New Zealand rugby legend Jonah Lomu dies at 40
Jonah Lomu, arguably the biggest sporting figure in New Zealand history, died Wednesday at the age of 40.
The legendary figure was a permanent fixture on the All Blacks national team from 1994 until 2002, when he was forced to retire from rugby due to a rare kidney disease. He helped lead New Zealand to a runner-up finish in the 1995 Rugby World Cup, including scoring four tries in the All Blacks' 45-29 win over England in the semifinal.
Lomu's death was confirmed by John Mayhew, the former team doctor for the All Blacks.
"On behalf of the Lomu family, I can confirm that Jonah Lomu died this morning, most probably about 8 or 9," Mayhew said. "The family are obviously devastated, as are friends and acquaintances.
"The family have requested privacy at this stage, they are obviously going through a terrible time. It was totally unexpected. Jonah and his family arrived back from the United Kingdom last night and he suddenly died this morning."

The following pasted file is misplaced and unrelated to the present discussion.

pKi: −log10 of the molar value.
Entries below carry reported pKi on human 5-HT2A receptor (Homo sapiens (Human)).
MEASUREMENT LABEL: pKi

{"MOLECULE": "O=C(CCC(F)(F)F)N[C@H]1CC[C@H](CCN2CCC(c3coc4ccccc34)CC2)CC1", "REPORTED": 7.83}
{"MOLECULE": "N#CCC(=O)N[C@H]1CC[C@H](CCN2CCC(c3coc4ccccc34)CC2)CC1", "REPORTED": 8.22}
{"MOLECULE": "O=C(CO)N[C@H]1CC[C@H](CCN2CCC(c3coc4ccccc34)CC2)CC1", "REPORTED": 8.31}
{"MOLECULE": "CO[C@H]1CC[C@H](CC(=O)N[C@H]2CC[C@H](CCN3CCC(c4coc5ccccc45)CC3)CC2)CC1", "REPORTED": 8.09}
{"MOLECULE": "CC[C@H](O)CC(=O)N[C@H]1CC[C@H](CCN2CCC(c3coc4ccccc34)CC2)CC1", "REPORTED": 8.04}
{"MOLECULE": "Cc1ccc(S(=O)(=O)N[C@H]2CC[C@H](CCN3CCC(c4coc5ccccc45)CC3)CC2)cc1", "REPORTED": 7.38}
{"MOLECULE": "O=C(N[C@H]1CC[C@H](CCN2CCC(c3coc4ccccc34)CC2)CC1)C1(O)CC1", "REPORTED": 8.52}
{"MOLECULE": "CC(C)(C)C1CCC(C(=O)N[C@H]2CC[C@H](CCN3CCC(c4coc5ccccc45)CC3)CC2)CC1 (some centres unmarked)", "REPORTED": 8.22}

Lomu underwent a kidney transplant in 2004, and had been on dialysis treatment for the last 10 years as a result of nephrotic syndrome.
He scored 37 tries while competing in 63 Tests for New Zealand, and was well known for his incredibly physical style of play that would see him running over - and through - any defender that tried to get in his way. He's perhaps best known for one particular try he scored in the 1995 semifinal against England that was voted the best in World Cup history.
"We’re all shocked and deeply saddened at the sudden death of Jonah Lomu," New Zealand Rugby chief executive Steve Tew said.
"Jonah was a legend of our game, and loved by his many fans both here and around the world. We’re lost for words, and our heartfelt sympathies go out to Jonah’s family."